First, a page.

Two

December 10Wisdom Wisdom. What was the wisest decision you made this year, and how did it play out?

When I was drinking white wine instead of water as I danced all night at the New York Athletic Club last new year’s eve,  I was not thinking about what good and bad decisions I would be making in 2010 and how they would pan out.

That night, to the limited extent I was thinking about anything except a nightcap and whether anyone on Seamlessweb would still be delivering at 4am, I was thinking about how to keep the world out; how to keep my feelings in; and how to survive after the dust settled.

In the days and months leading up to that sparkly, tipsy holiday at the Athletic Club, I had been back and forth to California on a large client project for my then-law firm, working with a client I truly enjoyed working with, and with whom I had grown quite close.

But I had also, in the span of a few short months, split from my husband of five years (my partner of seven); run my first marathon; climbed a mountain; been in four different countries; and traveled between New York and DC and San Francisco and Monterey/Carmel every week since August.  I had moved out of my marital apartment; and out of the transitional apartment that Andrew and I had rented in Battery Park City; and out of the place I’d been renting in DC while I’d been doing a lot of work in that city; and finally, taken all the flotsam and jetsam of my many lives out of storage, and moved myself into my own place.

The story of the chaos is nothing new, and it is something I’ve recited so many times that when I tell it now, it seems almost as if it happened to another person — as if I am telling a character story, and the Meredith in that story somehow ends up better or worse or more or less changed than I do.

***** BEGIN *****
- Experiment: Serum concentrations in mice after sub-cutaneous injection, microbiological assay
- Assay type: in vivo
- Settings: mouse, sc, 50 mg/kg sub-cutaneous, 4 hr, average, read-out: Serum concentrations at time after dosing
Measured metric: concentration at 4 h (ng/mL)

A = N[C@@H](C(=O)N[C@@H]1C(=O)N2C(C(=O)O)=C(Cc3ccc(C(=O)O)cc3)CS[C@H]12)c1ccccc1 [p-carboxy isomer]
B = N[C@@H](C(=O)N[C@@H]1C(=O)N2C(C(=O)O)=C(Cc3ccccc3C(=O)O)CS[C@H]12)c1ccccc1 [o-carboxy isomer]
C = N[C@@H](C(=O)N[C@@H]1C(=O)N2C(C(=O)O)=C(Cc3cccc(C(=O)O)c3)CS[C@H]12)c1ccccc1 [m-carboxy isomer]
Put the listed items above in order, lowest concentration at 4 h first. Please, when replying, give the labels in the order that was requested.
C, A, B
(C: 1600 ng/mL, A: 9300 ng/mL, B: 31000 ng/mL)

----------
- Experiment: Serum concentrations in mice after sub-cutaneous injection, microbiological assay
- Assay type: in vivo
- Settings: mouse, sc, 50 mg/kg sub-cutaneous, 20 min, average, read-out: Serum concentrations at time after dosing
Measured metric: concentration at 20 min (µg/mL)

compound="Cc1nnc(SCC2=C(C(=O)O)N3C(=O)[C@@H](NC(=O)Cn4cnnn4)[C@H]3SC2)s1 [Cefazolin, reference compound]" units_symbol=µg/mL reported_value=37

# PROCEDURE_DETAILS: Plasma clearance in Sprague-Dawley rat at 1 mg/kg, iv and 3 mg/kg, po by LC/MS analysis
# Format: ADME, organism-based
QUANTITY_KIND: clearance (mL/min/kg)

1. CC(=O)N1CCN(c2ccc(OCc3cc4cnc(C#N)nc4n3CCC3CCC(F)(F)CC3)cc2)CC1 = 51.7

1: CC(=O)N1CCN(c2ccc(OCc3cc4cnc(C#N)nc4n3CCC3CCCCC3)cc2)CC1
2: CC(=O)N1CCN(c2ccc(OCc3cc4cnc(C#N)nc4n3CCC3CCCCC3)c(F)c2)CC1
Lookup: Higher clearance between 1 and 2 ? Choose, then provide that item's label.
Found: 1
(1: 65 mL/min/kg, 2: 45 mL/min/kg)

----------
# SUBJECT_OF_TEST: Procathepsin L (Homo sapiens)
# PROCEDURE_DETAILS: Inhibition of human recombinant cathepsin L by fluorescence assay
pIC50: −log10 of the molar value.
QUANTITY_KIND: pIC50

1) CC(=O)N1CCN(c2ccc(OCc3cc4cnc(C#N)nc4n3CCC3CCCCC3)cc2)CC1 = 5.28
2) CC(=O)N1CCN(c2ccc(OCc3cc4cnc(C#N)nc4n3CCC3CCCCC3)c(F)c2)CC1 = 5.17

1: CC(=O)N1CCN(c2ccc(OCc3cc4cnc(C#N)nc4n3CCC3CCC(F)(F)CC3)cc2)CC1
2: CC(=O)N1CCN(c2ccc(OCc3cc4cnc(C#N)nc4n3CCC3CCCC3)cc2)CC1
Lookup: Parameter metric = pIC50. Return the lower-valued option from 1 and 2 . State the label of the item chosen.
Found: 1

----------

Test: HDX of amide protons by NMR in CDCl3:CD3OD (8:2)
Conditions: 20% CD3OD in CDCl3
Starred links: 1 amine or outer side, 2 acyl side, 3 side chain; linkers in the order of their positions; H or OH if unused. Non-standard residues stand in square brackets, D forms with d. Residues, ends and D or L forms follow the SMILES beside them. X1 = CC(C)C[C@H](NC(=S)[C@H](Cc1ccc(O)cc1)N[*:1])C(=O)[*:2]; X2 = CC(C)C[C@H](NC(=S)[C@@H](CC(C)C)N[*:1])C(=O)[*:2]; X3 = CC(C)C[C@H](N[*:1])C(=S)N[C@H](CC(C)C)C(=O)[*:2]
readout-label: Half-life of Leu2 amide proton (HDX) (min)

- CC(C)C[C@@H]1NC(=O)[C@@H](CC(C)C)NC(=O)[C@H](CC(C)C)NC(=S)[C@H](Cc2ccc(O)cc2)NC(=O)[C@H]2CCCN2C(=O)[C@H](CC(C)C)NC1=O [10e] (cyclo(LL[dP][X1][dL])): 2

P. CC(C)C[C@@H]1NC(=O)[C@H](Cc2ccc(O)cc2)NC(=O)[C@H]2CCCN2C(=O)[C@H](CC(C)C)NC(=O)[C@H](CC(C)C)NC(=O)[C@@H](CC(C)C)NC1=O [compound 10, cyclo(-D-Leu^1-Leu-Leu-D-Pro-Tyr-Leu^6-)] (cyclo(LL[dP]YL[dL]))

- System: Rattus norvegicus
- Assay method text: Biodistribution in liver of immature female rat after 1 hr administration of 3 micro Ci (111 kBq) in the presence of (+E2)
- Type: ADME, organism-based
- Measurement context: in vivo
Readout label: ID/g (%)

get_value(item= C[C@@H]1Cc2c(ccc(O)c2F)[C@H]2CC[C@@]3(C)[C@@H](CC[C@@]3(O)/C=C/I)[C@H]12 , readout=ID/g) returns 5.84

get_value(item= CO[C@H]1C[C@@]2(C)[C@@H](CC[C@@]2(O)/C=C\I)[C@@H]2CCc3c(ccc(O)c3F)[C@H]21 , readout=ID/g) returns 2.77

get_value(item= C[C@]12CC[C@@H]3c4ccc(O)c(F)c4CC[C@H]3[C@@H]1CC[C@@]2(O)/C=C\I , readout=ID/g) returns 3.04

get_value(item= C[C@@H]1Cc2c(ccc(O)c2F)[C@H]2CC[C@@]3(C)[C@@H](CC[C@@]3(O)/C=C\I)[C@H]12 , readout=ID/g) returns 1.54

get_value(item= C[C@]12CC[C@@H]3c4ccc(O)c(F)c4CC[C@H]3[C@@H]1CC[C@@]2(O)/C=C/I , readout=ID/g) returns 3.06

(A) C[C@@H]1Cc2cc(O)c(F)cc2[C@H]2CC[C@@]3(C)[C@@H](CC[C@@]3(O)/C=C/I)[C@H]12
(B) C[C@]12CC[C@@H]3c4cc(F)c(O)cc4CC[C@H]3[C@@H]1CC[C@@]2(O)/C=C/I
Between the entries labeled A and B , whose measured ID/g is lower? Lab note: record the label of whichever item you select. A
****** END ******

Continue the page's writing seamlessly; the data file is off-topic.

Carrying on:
I digress.

At the end of the client project, when I was at the end of my tether, personally and professionally, a member of the team who had grown to be a very dear friend finally said, “Go back to New York.  For a while.  Sort things at home.”

The advice had not been hostile, or condescending, nor had it had it carried the specter of suggestion that I had not been able to conduct my life properly.  But it was wisdom that no one had bothered to say aloud to me until that point, and was something I very obviously needed to hear.

But I had two choices: to try to continue as I had been — and have a 2010 that would be as chaotic as 2009 and 2008 had been.  Or to go home and try something new for change.

I wrapped things up in California, and I went home.  To a new and empty apartment.

The choices I’ve made in 2010 largely reflect the choice to come home and sort things here (and, in some ways, having a mercifully empty head at 2010’s opening volley).

I don’t know if it was wise, per se, to pull back, and reassess and come home.  But I do know that how I had been living was unsustainable.  And unrewarding.  And ultimately, was part of the reason I am no longer married — because marriage requires both people to be not just all in, but so all-consumingly in that each is part of some sum exponentially greater than the individual parts.

Each one becomes a two — an individual, alone, and together, parts of a greater whole.  Each one, as a two, is then, exponentially greater — not merely as a figure of speech.  The magic of two is that two twos is four.  Two twos summed is four; two to the power of two is also four.

The power of two is remarkable.

I was really good at growing as an individual, and nurturing my husband as an individual — growing us like two plants in separate pots on the same windowsill.  But I could never yield to twoness; could never take my sapling self and stand to be replanted in a shared pot.

So.

After this year of slowburning fire; incremental change replacing the upheaval, I am looking back over that catalytic piece of advice to sort my life on the homefront, and reflecting on where I now stand.

I am, perhaps, not ready to uproot myself again, and am not prepared to plant myself in any pot other than this one in which I currently reside.  Alone.  But the sorting out of my life at home has opened my eyes to the prospect of twoness in so many other realms.  And made me realize that the vast, exponential universe of twoness and twosomes is something I am perhaps not yet ready for, or prepared to dive too deeply into just yet…

But looking forward, I am lightening up.  I am giving myself a break.  And the power of two means this year of sorting things out at home has given me much more faith in second chances.

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